So you thought Academy Awards’ faux pas was not a serious business?
Think again! PwC, the world’s leading accounting firm (which only a few weeks ago were basking in new surveys reaffirming their position at the top) have been the sole custodian of the Oscars’ ballot process for more than 80 years.
This time around too all was going smoothly… until it wasn’t. During the last moments of the 89th Academy Awards, La La Land was announced the winner of the Best Picture Award.
However, as the team of La La Land went on stage to give their acceptance speeches, the Oscars’ organising committee members came on stage to say that there was a mistake. La La Land producer Fred Berger, who nevertheless finished his speech concluded by saying "we lost, by the way", and it was announced that the real winner was Moonlight.
So what happened behind the scenes? Two PwC employees – Martha Ruiz and Brian Cullinan – were responsible for handing out the envelopes to the award presenters. Both had a set of envelopes containing the names of the winners. Added to this, both were required to memorise the name of every winner. And yet Brian Cullinan gave the wrong envelope to Warren Beatty.
To make matters worse, when Faye Dunaway announced La La Land as Best Picture, Martha both Cullinan and Ruiz seemed to have frozen and just stood where they were instead of immediately intervening to correct the mistake.
So what happens to the rock-solid PwC brand after this fiasco?
“There will certainly have to be accounting for this error,” said Jeremy Robinson-Leon, COO at New York-based public relations firm Group Gordon. “The onus will be on PwC, assuming they stay as partners, to institute controls to ensure this doesn’t happen again.”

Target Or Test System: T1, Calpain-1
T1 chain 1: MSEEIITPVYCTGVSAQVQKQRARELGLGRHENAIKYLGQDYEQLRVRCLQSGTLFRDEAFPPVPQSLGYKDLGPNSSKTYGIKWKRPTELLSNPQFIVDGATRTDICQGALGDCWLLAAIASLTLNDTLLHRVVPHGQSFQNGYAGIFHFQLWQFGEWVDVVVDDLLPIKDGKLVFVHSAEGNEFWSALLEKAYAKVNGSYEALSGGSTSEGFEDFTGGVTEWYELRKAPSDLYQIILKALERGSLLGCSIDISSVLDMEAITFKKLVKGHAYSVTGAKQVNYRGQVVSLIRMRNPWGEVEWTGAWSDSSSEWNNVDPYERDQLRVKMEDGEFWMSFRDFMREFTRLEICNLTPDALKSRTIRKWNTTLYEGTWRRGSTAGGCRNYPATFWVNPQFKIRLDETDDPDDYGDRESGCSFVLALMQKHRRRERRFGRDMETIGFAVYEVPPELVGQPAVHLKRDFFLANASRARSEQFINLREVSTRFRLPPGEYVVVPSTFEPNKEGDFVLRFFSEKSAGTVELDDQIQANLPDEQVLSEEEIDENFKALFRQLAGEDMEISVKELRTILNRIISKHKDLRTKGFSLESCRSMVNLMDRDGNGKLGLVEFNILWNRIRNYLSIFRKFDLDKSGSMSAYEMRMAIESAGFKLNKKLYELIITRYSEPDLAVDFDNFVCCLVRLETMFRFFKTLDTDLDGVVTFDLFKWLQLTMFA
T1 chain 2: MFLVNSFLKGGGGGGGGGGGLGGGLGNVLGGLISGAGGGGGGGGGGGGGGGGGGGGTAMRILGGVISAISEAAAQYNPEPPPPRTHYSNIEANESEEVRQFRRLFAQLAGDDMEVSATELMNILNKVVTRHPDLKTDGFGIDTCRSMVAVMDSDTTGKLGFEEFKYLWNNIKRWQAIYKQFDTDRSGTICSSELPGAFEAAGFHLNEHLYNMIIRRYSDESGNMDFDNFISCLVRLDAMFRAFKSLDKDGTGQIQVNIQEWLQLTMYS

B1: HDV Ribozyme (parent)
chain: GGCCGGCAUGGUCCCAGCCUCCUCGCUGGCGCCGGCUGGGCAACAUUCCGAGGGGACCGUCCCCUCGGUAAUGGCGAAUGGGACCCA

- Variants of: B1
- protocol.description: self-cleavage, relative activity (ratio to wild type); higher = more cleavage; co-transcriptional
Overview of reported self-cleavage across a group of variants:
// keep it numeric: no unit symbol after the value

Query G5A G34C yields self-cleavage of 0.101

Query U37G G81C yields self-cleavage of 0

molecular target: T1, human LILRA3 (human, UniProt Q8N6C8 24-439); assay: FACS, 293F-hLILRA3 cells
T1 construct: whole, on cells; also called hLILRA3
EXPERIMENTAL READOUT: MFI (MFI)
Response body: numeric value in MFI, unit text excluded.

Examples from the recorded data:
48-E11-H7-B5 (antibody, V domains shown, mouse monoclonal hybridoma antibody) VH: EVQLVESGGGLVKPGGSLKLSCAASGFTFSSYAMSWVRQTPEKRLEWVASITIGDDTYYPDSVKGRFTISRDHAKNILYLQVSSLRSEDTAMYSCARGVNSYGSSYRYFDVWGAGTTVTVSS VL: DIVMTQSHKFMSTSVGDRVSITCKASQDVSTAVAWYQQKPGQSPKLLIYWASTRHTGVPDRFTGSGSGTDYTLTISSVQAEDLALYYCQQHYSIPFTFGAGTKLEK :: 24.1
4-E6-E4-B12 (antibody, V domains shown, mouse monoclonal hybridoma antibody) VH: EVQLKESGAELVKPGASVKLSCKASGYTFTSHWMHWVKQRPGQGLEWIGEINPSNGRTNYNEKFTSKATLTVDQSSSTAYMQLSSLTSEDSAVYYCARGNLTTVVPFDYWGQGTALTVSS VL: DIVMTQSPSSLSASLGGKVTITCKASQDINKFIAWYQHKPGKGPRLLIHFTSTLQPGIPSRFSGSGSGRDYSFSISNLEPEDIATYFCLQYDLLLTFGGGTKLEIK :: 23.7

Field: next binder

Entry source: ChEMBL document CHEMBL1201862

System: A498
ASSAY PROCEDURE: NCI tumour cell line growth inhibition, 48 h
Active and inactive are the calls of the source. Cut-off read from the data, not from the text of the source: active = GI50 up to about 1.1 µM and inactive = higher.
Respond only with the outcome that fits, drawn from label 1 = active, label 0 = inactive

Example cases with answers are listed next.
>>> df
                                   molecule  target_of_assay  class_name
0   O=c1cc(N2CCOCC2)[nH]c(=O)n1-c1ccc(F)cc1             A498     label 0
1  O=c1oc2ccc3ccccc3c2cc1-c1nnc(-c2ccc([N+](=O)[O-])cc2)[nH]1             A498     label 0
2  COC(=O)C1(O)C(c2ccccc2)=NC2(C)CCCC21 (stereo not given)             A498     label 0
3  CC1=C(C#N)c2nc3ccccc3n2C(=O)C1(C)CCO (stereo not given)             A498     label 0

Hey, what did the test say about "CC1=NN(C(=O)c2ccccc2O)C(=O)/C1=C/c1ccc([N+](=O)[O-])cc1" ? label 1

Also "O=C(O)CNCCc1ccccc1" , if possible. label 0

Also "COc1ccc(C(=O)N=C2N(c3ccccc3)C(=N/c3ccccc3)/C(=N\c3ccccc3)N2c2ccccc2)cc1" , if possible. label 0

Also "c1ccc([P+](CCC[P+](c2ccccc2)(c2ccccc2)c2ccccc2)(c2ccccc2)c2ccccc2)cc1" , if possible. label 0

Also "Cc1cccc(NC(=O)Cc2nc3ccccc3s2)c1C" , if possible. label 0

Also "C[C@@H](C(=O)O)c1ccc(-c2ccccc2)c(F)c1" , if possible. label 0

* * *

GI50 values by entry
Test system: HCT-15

PwC is now in damage control mode. The Academy’s faith in Cullinan has run out. According to Reuters, the organisers of the Academy Awards PwC announced that Cullinan and Ruiz would not work on the Oscars ceremony ever again.
"Once the error occurred, protocols to correct it were not followed through quickly enough by Cullinan or his partner," the accounting firm said in an official statement.
"It is potentially a significant dent to their brand," said Katie Sprehe, Director of Reputation Research at the Washington D.C. based APCO Worldwide. She notes that due to the nature of the blunder, it was being lampooned over social media, something an accounting firm like PwC are not equipped to handle.
While issuing a public apology and removing the two employees from the Oscars’ account, have somewhat taken the heat PwC, the firm will have to do more in order to repair their reputation.
According to Thomas Fladung, VP, Hennes Communications, which specialises in crisis management, "there's the old [saying], when you mess up, you fess up, and you fix up". He added that PwC will need to be transparent about what went wrong and how propose to ensure it will not happen again.
Before we call for blood, we should remember that PwC has had a flawless record with the Oscars for 83 years. Mistakes happen, and, in fact, brand equity is built to safeguard the brand when unavoidable blunders occur. Look at Samsung after Note7 or Volkswagen after dieselgate. The brands are tarnished but intact. Similarly, the reputation of an audit firm is largely pertinent, and even constrained, within the minds of the world’s accountants, CEOs, and finance professionals who won’t be attaching much importance to the Oscar balloting process.
That said, one thing is certain: there is zero room for error for PwC now.